Two brothers. Ages ten and seven. They had no heat. No food. No nothing. 1973 was a cold year.
To call it child neglect would be too soft. The single-wide was falling apart. Snow blanketed the leaky roof. They could see their breath in the bathroom.
And that is where they slept that winter. The bathroom. They huddled close, covered with garbage bags and quilts.
Their uncle was supposed to be raising them, but he’d been gone for weeks. Nobody knew where he was. Probably, they thought, in some gutter, drinking away his money.
“I’m cold,” said the youngest, trying to fall asleep.
“I know,” said the oldest. “Just wait, something good will happen.”
“It always happens when you need it most.”
“What kinda magic?”
“The real kind.”
“Like in movies?”
It was only brother-to-brother talk. The oldest wasn't even sure he believed it.
Before school, they split a candy bar found in a barren pantry for breakfast.
After lunch, they dug through the cafeteria garbage looking for leftover scraps.
A teacher saw them do it.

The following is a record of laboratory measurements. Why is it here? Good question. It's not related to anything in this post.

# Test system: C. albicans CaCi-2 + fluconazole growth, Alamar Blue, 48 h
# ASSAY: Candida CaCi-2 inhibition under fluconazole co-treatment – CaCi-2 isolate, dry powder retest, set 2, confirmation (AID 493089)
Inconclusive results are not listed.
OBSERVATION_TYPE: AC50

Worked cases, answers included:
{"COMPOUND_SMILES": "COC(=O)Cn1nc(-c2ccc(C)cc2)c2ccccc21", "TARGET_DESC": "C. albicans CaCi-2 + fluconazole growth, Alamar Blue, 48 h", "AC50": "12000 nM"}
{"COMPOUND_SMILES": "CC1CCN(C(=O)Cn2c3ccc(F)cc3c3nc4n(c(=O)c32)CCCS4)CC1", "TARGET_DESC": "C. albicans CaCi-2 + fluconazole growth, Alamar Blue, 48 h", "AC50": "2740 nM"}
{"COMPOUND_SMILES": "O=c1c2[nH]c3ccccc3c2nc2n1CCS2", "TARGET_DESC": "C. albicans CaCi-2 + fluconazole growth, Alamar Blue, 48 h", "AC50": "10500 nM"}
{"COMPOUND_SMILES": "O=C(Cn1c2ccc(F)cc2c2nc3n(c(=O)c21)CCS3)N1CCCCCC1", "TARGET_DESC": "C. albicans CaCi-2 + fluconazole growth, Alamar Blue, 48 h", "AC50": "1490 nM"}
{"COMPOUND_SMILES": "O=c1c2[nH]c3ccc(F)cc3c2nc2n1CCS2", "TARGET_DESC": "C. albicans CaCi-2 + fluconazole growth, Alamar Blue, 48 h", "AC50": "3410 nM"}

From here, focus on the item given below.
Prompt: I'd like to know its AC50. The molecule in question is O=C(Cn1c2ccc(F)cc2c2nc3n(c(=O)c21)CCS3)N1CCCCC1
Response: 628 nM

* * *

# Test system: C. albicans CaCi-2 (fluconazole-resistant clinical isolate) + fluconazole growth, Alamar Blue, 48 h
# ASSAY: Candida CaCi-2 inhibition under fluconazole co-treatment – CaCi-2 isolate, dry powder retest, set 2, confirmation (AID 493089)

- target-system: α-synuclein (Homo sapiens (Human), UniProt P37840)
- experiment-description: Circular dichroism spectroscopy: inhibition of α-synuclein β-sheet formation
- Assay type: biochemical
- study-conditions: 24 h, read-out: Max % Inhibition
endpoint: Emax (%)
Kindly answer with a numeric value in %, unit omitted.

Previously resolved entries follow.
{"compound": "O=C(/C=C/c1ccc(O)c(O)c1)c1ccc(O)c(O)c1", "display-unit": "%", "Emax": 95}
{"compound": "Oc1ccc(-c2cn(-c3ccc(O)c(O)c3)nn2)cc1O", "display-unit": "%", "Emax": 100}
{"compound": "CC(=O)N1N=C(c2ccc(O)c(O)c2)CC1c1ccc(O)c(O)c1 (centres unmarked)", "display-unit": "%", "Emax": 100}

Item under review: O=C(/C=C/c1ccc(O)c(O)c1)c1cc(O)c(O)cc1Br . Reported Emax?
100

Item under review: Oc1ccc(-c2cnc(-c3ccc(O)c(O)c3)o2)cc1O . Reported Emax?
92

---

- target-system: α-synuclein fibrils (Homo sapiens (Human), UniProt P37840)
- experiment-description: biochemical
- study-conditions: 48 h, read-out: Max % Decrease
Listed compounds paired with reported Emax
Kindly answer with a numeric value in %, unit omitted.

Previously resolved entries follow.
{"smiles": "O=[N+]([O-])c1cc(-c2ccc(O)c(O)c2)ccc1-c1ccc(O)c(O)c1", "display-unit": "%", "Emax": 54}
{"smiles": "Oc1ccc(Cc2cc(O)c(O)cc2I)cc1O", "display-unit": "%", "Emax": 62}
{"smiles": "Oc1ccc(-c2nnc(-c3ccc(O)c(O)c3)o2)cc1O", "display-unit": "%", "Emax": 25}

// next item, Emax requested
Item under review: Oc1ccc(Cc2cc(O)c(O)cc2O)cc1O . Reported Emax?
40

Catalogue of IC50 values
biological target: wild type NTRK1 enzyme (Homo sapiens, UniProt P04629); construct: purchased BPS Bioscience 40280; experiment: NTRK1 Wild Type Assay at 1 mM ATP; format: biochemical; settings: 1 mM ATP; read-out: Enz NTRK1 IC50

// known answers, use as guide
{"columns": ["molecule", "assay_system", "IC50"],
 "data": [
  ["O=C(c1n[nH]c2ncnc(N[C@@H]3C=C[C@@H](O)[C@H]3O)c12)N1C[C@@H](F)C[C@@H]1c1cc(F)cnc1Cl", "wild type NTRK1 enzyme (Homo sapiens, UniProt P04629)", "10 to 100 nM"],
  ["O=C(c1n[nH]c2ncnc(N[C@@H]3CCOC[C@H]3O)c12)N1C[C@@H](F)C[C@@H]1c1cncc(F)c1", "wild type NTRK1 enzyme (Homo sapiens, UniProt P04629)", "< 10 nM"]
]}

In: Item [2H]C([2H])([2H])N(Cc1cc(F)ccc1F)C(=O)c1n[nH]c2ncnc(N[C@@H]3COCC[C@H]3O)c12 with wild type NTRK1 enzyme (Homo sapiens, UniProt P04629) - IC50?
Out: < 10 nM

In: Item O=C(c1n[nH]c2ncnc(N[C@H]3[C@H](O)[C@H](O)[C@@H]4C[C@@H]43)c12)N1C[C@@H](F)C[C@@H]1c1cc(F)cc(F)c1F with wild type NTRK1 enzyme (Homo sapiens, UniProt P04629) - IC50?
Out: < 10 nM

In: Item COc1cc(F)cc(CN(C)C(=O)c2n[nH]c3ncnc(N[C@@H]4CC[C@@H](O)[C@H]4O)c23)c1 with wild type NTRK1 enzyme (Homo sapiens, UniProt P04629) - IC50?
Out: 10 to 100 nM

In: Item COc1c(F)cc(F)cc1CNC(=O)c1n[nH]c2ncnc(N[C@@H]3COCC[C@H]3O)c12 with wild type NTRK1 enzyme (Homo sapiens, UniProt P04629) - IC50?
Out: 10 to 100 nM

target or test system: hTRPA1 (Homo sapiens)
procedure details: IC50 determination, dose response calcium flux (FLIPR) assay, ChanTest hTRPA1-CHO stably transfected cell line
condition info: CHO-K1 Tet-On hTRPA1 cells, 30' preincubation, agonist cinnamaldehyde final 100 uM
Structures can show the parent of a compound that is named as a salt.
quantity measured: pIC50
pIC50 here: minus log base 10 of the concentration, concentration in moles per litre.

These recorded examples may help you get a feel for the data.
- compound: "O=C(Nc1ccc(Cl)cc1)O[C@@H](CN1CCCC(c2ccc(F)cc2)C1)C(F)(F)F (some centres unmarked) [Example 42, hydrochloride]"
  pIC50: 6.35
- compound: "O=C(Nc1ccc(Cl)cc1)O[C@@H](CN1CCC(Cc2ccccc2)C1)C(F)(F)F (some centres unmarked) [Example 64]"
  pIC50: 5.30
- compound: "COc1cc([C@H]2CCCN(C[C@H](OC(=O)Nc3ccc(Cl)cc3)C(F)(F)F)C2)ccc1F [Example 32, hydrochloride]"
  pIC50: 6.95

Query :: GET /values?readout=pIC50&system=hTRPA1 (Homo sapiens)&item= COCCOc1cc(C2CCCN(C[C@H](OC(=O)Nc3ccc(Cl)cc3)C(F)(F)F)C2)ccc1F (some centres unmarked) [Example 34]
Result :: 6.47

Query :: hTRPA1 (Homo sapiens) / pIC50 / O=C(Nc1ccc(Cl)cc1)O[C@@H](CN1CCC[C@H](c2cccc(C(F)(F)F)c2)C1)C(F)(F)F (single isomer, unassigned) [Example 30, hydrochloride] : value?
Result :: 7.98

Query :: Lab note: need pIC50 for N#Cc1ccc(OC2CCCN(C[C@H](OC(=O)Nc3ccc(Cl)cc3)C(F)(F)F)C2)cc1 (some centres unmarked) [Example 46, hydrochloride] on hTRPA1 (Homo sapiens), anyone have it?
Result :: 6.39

That same day, a teacher gave the oldest boy two heavy grocery bags full of canned
A feast for supper. It was canned spaghetti, beans, and Campbell’s soup by flashlight. It was the first real meal they’d eaten in weeks.
Their smiles lit the inside of the dark trailer.
“Where’d you get all this food?” asked the youngest.
“Magic,” said the oldest.
“I like magic.”
They ate so much they were sick. They slept in the bathtub with the door shut—towels tucked under the door to trap escaping heat. They shivered.
“My toes are cold.” the youngest said.
“It’s gonna be okay.”
“What’s gonna happen to us?”
“I don’t know. But don’t worry, it’s going to be alright.”
They woke the next morning. For breakfast: canned soup, Saltines, Ovaltine.
The oldest found something on the steps…